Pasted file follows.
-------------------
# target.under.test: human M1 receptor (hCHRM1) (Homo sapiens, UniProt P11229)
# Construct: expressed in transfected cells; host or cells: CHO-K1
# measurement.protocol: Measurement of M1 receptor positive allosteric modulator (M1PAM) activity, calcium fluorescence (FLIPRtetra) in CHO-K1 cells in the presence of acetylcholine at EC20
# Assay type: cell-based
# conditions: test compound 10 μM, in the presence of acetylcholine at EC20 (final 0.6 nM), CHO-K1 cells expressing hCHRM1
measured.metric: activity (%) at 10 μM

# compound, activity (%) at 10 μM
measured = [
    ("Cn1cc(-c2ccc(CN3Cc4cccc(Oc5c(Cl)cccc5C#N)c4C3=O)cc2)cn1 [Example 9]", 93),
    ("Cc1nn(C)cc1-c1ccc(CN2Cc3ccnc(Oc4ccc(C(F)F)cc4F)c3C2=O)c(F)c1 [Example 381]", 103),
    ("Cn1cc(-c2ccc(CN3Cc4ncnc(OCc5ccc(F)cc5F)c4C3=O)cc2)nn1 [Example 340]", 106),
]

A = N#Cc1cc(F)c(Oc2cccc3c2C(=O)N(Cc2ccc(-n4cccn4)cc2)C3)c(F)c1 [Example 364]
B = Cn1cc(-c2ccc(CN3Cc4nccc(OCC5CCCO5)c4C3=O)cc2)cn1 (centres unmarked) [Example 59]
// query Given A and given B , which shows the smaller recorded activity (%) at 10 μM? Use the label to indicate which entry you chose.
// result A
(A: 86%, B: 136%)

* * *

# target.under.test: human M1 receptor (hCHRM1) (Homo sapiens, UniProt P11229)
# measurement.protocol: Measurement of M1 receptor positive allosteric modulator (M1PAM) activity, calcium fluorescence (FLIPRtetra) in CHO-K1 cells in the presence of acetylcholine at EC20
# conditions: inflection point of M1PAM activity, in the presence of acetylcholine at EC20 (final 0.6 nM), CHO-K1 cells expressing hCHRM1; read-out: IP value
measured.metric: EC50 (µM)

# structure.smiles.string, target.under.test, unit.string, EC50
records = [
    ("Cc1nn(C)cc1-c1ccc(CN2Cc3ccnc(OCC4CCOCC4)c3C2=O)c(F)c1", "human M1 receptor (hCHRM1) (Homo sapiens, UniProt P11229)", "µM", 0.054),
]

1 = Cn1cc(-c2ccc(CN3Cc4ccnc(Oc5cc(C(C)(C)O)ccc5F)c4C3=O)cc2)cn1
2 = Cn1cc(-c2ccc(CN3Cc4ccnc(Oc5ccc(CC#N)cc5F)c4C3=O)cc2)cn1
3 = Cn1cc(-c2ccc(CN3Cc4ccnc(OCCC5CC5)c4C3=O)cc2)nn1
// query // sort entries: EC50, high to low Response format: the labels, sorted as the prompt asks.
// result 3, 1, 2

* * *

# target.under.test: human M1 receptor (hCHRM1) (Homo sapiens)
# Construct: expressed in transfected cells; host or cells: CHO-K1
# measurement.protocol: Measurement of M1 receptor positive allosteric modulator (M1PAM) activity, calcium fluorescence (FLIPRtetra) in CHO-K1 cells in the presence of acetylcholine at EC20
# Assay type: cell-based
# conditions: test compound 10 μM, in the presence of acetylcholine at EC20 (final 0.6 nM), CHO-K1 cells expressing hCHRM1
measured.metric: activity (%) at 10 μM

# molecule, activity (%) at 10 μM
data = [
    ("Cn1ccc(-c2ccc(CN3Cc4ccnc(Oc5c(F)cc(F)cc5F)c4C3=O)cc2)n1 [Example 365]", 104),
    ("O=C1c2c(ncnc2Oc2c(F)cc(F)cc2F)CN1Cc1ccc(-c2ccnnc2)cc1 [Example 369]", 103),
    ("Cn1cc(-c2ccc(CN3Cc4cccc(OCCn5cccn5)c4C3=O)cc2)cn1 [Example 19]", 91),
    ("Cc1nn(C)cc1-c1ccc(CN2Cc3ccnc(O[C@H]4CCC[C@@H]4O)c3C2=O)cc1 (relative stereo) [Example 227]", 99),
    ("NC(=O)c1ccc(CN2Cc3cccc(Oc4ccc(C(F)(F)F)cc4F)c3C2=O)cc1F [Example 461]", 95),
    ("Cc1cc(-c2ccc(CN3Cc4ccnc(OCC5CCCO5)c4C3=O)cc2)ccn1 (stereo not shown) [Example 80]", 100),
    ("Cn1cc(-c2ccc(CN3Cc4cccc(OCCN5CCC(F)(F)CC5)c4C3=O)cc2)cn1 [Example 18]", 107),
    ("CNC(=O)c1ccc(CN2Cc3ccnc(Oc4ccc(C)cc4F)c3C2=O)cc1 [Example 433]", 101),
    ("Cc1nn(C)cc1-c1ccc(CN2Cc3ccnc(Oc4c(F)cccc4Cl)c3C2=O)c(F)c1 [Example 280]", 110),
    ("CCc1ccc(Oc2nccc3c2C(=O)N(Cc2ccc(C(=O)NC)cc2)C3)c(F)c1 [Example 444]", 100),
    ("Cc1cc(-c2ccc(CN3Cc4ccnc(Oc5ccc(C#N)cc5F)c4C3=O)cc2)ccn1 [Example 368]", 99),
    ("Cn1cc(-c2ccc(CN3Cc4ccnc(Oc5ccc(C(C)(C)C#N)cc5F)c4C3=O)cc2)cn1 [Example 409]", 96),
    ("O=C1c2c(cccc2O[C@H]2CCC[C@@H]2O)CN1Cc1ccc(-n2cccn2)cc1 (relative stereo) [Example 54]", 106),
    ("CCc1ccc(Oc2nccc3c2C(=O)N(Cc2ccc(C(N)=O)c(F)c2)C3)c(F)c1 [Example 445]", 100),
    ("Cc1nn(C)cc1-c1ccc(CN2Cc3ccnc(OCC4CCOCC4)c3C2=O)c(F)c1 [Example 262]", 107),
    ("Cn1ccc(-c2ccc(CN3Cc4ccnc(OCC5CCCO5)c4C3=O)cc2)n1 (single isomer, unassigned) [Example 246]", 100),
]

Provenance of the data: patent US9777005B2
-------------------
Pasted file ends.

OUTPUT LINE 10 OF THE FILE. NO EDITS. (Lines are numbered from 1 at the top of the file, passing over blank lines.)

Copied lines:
    ("Cc1nn(C)cc1-c1ccc(CN2Cc3ccnc(Oc4ccc(C(F)F)cc4F)c3C2=O)c(F)c1 [Example 381]", 103),